European Trade Union Institute, ETUI.

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11 January 2013

New EU report highlights growing divergence in and between member states

Growing divergence leading to social polarisation, stalled progress on gender equality, increasing risks of social exclusion and poverty, and major challenges to social protection schemes and wages, are some of the main findings of the second edition of the EU’s Employment and Social Developments in Europe (ESDE) review.

The 476-page report presented by Commissioner Laszlo Andor on 8 January 2013 paints a very gloomy picture of the state of Social Europe. Some of its messages are indeed downright shocking:

  • Unemployment in Europe has risen to record levels: more than 26 million European citizens are currently out of work (figures also confirmed on the same day by Eurostat);
  • the risks of long-term exclusion and marginalization have grown considerably;
  • ever increasing numbers of Europeans are falling back into poverty;
  • earlier progress towards gender equality has all but stalled.

In general, says the Commission report, “a new divide is emerging between countries that seem trapped in a downward spiral of falling output, massively rising unemployment and eroding disposable incomes and those that have at least so far shown some resilience …”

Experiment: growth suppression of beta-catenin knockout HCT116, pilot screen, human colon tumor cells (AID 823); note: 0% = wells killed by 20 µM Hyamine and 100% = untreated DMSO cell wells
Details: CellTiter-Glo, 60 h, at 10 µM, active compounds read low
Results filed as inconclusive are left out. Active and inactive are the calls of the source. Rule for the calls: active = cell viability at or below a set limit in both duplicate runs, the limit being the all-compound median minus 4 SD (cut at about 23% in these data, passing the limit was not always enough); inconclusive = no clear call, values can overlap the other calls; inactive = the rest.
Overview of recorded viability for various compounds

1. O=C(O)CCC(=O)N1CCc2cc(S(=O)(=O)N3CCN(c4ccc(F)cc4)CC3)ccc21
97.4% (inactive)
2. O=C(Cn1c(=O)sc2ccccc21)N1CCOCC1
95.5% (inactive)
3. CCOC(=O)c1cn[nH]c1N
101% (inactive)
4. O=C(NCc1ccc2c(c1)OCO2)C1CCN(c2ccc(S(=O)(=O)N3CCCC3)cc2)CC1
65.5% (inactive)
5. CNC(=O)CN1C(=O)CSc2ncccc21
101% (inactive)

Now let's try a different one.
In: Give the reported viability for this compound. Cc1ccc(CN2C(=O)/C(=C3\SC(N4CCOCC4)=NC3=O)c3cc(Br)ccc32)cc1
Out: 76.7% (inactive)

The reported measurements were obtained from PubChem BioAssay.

This analysis confirms new research from the ETUI that the process of European integration and convergence – which was the aim of EU enlargement – has gone into reverse. The ETUI’s upcoming Benchmarking Working Europe 2013 (to be published before the Spring Council) will provide a clear and wide-ranging demonstration of this trend towards a “Diverging Europe”.

In a reaction to the Commission’s Employment and Social Developments review, the European Trade Union Confederation (ETUC) sounds the alarm bell. “The European Commission’s report has done no more than lend further credibility to what we have been saying for years: austerity doesn’t work. This week, the International Monetary Fund has once again acknowledged its mistakes: it has seriously underestimated the impact of the austerity measures on Europe’s economies. For its part, the Commission has not questioned itself; yet it does bear its share of responsibility in the choices that have been made, because it has encouraged the austerity that has made the situation worse. If we don’t see some strong policies able to reverse this trend, we will find ourselves facing an even more painful future.”

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